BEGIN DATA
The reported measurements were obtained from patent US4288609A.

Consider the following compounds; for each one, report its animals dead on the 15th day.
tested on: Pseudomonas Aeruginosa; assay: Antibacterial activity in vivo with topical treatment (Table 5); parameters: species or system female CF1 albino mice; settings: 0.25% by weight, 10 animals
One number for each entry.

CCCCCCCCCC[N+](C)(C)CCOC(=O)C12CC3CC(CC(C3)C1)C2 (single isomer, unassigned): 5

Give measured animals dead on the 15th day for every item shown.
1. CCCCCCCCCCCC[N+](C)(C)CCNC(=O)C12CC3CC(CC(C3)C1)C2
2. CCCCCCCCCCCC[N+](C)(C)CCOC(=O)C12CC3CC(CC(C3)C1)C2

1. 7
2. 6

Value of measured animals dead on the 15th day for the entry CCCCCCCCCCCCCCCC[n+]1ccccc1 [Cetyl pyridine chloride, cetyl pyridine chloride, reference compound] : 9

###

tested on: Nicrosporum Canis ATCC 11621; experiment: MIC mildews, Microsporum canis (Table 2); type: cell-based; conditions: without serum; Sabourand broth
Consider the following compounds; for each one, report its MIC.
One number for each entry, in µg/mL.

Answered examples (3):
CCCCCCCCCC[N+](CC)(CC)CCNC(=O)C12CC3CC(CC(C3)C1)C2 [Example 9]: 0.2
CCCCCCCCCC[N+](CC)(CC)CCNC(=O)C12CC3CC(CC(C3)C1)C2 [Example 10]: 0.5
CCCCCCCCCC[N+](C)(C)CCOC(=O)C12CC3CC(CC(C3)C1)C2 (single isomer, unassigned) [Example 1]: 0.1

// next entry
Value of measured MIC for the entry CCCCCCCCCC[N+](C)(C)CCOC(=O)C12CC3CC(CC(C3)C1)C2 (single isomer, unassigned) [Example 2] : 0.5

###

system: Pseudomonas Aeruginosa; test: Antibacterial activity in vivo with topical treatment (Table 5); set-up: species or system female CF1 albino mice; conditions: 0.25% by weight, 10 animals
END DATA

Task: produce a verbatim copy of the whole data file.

The reported measurements were obtained from patent US4288609A.

Consider the following compounds; for each one, report its animals dead on the 15th day.
tested on: Pseudomonas Aeruginosa; assay: Antibacterial activity in vivo with topical treatment (Table 5); parameters: species or system female CF1 albino mice; settings: 0.25% by weight, 10 animals
One number for each entry.

CCCCCCCCCC[N+](C)(C)CCOC(=O)C12CC3CC(CC(C3)C1)C2 (single isomer, unassigned): 5

Give measured animals dead on the 15th day for every item shown.
1. CCCCCCCCCCCC[N+](C)(C)CCNC(=O)C12CC3CC(CC(C3)C1)C2
2. CCCCCCCCCCCC[N+](C)(C)CCOC(=O)C12CC3CC(CC(C3)C1)C2

1. 7
2. 6

Value of measured animals dead on the 15th day for the entry CCCCCCCCCCCCCCCC[n+]1ccccc1 [Cetyl pyridine chloride, cetyl pyridine chloride, reference compound] : 9

###

tested on: Nicrosporum Canis ATCC 11621; experiment: MIC mildews, Microsporum canis (Table 2); type: cell-based; conditions: without serum; Sabourand broth
Consider the following compounds; for each one, report its MIC.
One number for each entry, in µg/mL.

Answered examples (3):
CCCCCCCCCC[N+](CC)(CC)CCNC(=O)C12CC3CC(CC(C3)C1)C2 [Example 9]: 0.2
CCCCCCCCCC[N+](CC)(CC)CCNC(=O)C12CC3CC(CC(C3)C1)C2 [Example 10]: 0.5
CCCCCCCCCC[N+](C)(C)CCOC(=O)C12CC3CC(CC(C3)C1)C2 (single isomer, unassigned) [Example 1]: 0.1

// next entry
Value of measured MIC for the entry CCCCCCCCCC[N+](C)(C)CCOC(=O)C12CC3CC(CC(C3)C1)C2 (single isomer, unassigned) [Example 2] : 0.5

###

system: Pseudomonas Aeruginosa; test: Antibacterial activity in vivo with topical treatment (Table 5); set-up: species or system female CF1 albino mice; conditions: 0.25% by weight, 10 animals